Another way that bartenders can skimp on alcohol is by adding cold water to a drink with ice. The cold water keeps the ice from melting longer so that it can dilute your drink for far longer. If it doesn’t seem your ice is melting as fast as it should, this might be the case.

5) Raising the Price of Drinks When a Customer Fails to Tip

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CharlotteFive Source: CharlotteFive

If you are on vacation or have a favorite bar, chances are you have attended the Happy Hour. Just make sure to tip appropriately or you might f9ind the price of your drinks going up. Another tactic used by vengeful bartenders is for the cheap liquor to run out, requiring the bartender to use the more expensive stuff, at an increased price of course.

6) Use Dark Glasses with a Thick Bottom

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Gearbest Source: Gearbest

If the bar you are at uses dark-colored drinking glasses, you might not be getting the amount of alcohol that you paid for. The dark glass can obscure a thick bottom. The hope is that you think there is actually more liquid in the glass than there is and you don’t realize this fact while you are having a drink.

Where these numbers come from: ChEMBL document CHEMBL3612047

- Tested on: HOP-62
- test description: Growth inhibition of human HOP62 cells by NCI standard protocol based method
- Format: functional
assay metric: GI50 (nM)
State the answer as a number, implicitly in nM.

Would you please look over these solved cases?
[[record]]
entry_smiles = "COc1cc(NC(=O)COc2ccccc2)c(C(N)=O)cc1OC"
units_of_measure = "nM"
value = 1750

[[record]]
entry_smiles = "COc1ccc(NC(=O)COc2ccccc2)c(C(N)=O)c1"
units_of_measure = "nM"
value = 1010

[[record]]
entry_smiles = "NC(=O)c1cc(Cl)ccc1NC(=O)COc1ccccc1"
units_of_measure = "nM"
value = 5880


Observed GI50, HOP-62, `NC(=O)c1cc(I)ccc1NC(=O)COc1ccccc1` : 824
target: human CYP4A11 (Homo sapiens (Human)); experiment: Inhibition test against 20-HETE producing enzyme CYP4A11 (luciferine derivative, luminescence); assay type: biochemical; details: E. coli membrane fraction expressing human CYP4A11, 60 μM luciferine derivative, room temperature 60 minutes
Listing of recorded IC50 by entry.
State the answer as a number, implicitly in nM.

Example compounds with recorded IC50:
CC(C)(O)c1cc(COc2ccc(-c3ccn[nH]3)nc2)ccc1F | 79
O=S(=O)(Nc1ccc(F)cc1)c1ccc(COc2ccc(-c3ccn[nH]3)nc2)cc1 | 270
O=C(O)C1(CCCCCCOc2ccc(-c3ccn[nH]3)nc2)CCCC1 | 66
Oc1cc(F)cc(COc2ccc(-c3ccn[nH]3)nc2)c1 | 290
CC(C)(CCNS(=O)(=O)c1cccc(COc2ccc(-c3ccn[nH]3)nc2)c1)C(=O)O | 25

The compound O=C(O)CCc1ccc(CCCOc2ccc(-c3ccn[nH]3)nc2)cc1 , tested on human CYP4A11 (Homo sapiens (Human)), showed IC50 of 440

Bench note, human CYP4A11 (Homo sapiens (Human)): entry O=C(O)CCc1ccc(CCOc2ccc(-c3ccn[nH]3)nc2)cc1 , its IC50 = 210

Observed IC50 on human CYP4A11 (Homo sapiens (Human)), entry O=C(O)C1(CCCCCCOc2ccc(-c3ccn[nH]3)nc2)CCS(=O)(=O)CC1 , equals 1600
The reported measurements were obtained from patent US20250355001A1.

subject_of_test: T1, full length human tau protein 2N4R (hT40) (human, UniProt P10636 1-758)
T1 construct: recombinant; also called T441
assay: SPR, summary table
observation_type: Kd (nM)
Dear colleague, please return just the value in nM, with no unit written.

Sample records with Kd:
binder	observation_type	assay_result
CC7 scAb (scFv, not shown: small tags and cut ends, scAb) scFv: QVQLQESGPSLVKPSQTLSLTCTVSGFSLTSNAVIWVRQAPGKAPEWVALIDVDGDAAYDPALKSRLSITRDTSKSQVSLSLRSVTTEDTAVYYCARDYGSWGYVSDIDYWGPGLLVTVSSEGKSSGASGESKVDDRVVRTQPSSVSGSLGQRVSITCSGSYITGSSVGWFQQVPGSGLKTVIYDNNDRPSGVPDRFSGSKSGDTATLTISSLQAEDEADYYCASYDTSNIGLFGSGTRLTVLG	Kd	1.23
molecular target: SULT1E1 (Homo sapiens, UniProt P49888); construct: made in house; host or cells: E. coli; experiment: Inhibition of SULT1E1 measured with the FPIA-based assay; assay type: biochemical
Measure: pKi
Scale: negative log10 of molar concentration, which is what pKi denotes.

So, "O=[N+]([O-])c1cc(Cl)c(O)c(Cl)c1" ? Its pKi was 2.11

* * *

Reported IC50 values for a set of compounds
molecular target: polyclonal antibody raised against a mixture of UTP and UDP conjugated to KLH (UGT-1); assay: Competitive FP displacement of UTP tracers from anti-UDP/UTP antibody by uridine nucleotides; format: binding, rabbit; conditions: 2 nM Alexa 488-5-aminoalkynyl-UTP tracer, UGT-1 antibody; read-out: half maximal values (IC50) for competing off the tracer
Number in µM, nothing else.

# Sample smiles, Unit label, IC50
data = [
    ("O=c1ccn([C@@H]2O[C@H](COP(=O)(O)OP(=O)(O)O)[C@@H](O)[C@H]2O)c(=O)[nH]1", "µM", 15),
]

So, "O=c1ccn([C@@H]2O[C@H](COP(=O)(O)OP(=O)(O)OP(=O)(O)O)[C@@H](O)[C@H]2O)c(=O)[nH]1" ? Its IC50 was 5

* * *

7) Do Not Give You an Itemized Bill When Paying

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Yelp! Source: Yelp!

Another tactic to get more money out of you is to close out your tab without giving you an itemized bill. Sometimes this tactic is used to hide the fact that the bartender actually gave you a more expensive pour of liquor than you asked for and to hide an automatic gratuity in the hope that you will give an additional tip.

8) Place Cheaper Liquor in an Expensive Bottle

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Reason Source: Reason

Unless you really know your liquor, chances are you wouldn’t be able to tell the difference between cheap and more expensive liquor. This makes it easy for some bartenders to pour cheap alcohol into the bottle for a more expensive product, and then charge you more for the “expensive stuff.”

9) Skimp on the Types of Liquors a Drink Requires

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PunchDrink.com Source: PunchDrink.com